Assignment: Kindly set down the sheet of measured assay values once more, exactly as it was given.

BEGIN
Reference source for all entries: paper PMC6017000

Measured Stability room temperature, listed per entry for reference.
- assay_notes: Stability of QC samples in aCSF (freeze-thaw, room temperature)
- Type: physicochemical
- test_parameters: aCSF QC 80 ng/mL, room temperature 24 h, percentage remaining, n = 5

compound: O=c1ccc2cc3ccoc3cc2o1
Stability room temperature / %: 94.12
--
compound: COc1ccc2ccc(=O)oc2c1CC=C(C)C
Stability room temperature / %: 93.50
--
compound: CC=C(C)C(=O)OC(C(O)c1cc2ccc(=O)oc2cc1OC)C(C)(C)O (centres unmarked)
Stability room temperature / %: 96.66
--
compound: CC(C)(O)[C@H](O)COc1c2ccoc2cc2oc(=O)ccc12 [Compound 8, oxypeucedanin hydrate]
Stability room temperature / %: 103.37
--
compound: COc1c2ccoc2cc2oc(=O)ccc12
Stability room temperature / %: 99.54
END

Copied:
Reference source for all entries: paper PMC6017000

Measured Stability room temperature, listed per entry for reference.
- assay_notes: Stability of QC samples in aCSF (freeze-thaw, room temperature)
- Type: physicochemical
- test_parameters: aCSF QC 80 ng/mL, room temperature 24 h, percentage remaining, n = 5

compound: O=c1ccc2cc3ccoc3cc2o1
Stability room temperature / %: 94.12
--
compound: COc1ccc2ccc(=O)oc2c1CC=C(C)C
Stability room temperature / %: 93.50
--
compound: CC=C(C)C(=O)OC(C(O)c1cc2ccc(=O)oc2cc1OC)C(C)(C)O (centres unmarked)
Stability room temperature / %: 96.66
--
compound: CC(C)(O)[C@H](O)COc1c2ccoc2cc2oc(=O)ccc12 [Compound 8, oxypeucedanin hydrate]
Stability room temperature / %: 103.37
--
compound: COc1c2ccoc2cc2oc(=O)ccc12
Stability room temperature / %: 99.54